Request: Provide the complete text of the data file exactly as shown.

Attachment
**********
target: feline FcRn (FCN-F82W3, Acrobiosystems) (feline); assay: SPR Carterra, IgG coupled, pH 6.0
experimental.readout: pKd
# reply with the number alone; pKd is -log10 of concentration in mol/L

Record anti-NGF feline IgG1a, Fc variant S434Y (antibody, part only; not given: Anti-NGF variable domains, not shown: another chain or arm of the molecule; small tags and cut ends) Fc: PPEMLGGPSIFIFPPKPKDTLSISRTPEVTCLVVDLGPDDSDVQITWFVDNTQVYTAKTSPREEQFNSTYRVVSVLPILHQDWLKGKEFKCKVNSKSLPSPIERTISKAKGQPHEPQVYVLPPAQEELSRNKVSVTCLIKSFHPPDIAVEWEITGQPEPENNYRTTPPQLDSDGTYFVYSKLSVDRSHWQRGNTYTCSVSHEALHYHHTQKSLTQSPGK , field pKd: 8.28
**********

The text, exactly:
target: feline FcRn (FCN-F82W3, Acrobiosystems) (feline); assay: SPR Carterra, IgG coupled, pH 6.0
experimental.readout: pKd
# reply with the number alone; pKd is -log10 of concentration in mol/L

Record anti-NGF feline IgG1a, Fc variant S434Y (antibody, part only; not given: Anti-NGF variable domains, not shown: another chain or arm of the molecule; small tags and cut ends) Fc: PPEMLGGPSIFIFPPKPKDTLSISRTPEVTCLVVDLGPDDSDVQITWFVDNTQVYTAKTSPREEQFNSTYRVVSVLPILHQDWLKGKEFKCKVNSKSLPSPIERTISKAKGQPHEPQVYVLPPAQEELSRNKVSVTCLIKSFHPPDIAVEWEITGQPEPENNYRTTPPQLDSDGTYFVYSKLSVDRSHWQRGNTYTCSVSHEALHYHHTQKSLTQSPGK , field pKd: 8.28